A thought struck me, and I almost laughed aloud; then I remembered that nobody was here to think me mad, and I did laugh. They had meant the bomb for a magician, of course. But while my spell for Isaac had been publicized, my earlier expenditures were shrouded in mystery. They had expected a magician with at least two spells left. My one remaining scrap was not enough to trigger the bomb unless I stood next to it.

I left it where it lay and went to investigate the doors.


My bad luck held, and they were all blocked by wreckage. I was trapped and help was not likely to come. And for all that I’d willingly shut myself off from life, I felt a pang of huge and echoing terror at the thought. I wanted, for a fiery moment, to survive; or at least to know that my death would be noticed, that I would be mourned. If I had still possessed two spells, I would have used one then.

But I only had one, and the moment passed.

In two weeks’ time I had run through most of my food, and had nigh-unconsciously begun spending time nearer to the bomb. It was a contest of wills, fueled by my ragged mind; it seemed to me that my own weakening instinct to live fought against the soul-fragment of the magician who wished me to die. I spoke to it, sometimes. Would have named it, if I were a little more mad. Told it the story of my life, as far as I knew it. “We haven’t gotten to the ending yet,” I informed it, in a conspiratorial tone, “but I know I shall die. It only remains to see how.”

In my defense, I was rather drunk during those weeks, and in my further defense, my father kept a far more extensive wine-cellar than I did a pantry. Recalling my mother, I can hardly blame him.

Regardless: after two weeks, as I sat and studied the bomb and wondered how swift a death it might be to trigger it, I heard noises faint and far above me. I thought at first they were delusions—I had imagined, many nights, the sound of a cat padding through the hallways, or the creak of mechanical legs—but I kept listening, and realized they were the sounds of digging.

Someone had come.

I leapt to my feet, head spinning, and looked upwards. I could hear a voice now, shouting, but it was too far away to recognize. But as I stood there, shaking, so overwhelmed I did not know whether I felt joy or terror, I heard another noise: a slow and measured cracking.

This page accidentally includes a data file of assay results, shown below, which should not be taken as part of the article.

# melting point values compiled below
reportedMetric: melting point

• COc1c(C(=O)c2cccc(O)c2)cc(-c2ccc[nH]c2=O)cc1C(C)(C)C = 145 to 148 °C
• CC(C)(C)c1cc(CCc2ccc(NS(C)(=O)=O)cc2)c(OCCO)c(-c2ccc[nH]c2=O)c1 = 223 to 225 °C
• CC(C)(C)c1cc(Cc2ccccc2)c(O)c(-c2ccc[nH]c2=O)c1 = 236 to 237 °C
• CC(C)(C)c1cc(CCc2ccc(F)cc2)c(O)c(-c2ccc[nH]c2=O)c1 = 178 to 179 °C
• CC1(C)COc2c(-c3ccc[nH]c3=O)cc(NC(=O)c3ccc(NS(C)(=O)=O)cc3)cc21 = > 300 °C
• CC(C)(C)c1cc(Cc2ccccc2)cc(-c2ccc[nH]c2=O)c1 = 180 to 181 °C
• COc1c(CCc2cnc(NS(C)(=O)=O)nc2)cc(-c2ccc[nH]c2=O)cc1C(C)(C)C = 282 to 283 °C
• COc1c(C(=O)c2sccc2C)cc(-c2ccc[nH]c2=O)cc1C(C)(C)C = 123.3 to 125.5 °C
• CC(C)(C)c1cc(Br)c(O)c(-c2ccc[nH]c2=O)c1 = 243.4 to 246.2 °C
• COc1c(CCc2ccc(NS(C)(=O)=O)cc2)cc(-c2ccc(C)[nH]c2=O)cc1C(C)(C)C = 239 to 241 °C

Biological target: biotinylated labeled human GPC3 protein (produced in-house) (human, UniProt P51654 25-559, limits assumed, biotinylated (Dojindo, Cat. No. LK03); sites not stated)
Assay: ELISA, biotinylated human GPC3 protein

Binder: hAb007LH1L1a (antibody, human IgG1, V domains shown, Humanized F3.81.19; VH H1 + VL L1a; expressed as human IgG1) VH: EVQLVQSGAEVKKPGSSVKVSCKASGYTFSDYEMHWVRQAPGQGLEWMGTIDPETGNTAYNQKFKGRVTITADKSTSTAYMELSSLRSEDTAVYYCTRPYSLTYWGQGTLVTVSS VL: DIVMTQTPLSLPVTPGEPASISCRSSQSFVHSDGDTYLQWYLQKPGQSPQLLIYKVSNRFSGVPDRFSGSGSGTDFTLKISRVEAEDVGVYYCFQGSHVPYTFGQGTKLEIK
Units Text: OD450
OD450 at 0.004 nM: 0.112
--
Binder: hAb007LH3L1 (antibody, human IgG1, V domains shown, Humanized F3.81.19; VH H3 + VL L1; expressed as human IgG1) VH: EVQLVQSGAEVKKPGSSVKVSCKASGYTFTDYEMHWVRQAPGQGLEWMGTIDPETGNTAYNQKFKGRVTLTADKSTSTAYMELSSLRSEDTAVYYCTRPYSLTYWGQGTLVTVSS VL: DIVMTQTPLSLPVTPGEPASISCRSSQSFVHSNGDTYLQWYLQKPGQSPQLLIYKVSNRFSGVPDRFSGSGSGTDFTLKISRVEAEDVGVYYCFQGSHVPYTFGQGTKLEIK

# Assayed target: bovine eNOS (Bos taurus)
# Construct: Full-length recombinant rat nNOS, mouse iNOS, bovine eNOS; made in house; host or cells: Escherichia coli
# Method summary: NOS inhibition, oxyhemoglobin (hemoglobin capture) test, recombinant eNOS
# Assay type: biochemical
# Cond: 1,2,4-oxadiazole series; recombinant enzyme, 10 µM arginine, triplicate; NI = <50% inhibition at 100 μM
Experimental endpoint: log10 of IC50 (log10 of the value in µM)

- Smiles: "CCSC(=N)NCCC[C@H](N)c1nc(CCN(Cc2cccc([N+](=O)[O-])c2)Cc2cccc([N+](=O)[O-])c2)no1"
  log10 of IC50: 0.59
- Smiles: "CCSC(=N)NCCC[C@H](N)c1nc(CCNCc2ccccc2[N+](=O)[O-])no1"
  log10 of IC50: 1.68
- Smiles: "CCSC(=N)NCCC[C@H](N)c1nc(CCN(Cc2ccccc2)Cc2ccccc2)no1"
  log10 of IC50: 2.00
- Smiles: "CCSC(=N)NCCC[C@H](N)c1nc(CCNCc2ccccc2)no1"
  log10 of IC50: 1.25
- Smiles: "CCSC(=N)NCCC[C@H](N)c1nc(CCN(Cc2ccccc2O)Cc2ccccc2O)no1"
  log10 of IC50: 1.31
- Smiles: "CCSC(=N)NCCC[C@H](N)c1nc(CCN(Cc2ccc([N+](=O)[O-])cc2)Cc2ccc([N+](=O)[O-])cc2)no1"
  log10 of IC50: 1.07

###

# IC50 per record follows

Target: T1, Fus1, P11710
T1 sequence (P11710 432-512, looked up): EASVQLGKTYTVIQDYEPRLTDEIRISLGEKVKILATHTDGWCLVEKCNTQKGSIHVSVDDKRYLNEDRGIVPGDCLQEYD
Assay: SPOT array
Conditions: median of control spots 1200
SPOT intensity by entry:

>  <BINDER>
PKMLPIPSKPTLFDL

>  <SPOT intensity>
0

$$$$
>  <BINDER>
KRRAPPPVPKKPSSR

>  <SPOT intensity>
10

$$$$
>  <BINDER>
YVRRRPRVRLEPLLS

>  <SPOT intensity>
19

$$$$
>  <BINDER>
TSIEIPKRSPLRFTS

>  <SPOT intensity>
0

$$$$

There must be magicians in the group above. The bomb began to tremble, like a hatching egg, and in a moment it would split open.

I wished that I did not have time to think. Magic, excusing the spell I performed unwillingly, always came in a moment of impulse. But the metal egg cracked slowly, and my hands trembled, and my traitor mind said Wait a moment longer. It has not gone off yet; they might be near enough to call to, soon, and someone else—

Someone else, I knew with utter certainty, would come too late. That did not make the magic come easily, it did not spur me on without thought, but it gave me the strength to raise my hand toward the shivering spell on the floor.

“You were meant for me,” I reminded it, and as the shell finally opened I enclosed it. The force was strong, almost stronger than I, and had to go somewhere, so I directed it toward the part of the ceiling which I had heard nothing from. I had to hope that was enough.

The spell was silent, save for the roar of the roof parting before it, and nothing more than a glimmer of light to my eyes. I sank to my knees, watching the ceiling split open, and saw the cloudy sky for the first time in weeks.

“I slew the whale,” I said. My tongue felt thick and heavy in my mouth. “I slew the whale.”

Far away, I heard a shout. I still could not recognize the voice, but it seemed familiar. Perhaps it was one of the young magicians who had stopped at my door. Perhaps it was Isaac. Anything seemed likely, in that moment. The cloudy sky dimmed before my eyes as my vision failed, but my mind’s eye seemed to sharpen. I thought I saw the house from the outside, clear as day, and felt a cat winding around my legs, her purring weight incredibly familiar. The weight transformed into water and I stood, for a moment, in the lake where I wove Asuka’s spell.

Some say a magician splits into five pieces at their death, but it felt more like becoming whole.

And here—no, this cannot be death, for I find myself back in Amel’s room in Iffley, where I never worked a spell, and she smiles at me so hard her eyes crease up to almost nothing. “How’s himself?” she asks, and I answer, and while I do she gets up—her legs no longer creaking as badly as they did—and paces to the door to open it. Morrow slips half of her long grey body inside, but in the way of cats she can’t make up her mind; as Amel and I sink deeper into conversation she comes in and goes out, in and out, in and out and in and out.



“Defining the Shapes of our Selves” is copyright Jes Rausch 2017.

“The Last Spell of the Raven” is copyright Morris Tanafon 2017.

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Thanks for listening, and we’ll be back soon with a reprint of “Circus Boy Without A Safety Net” by Craig Laurance Gidney.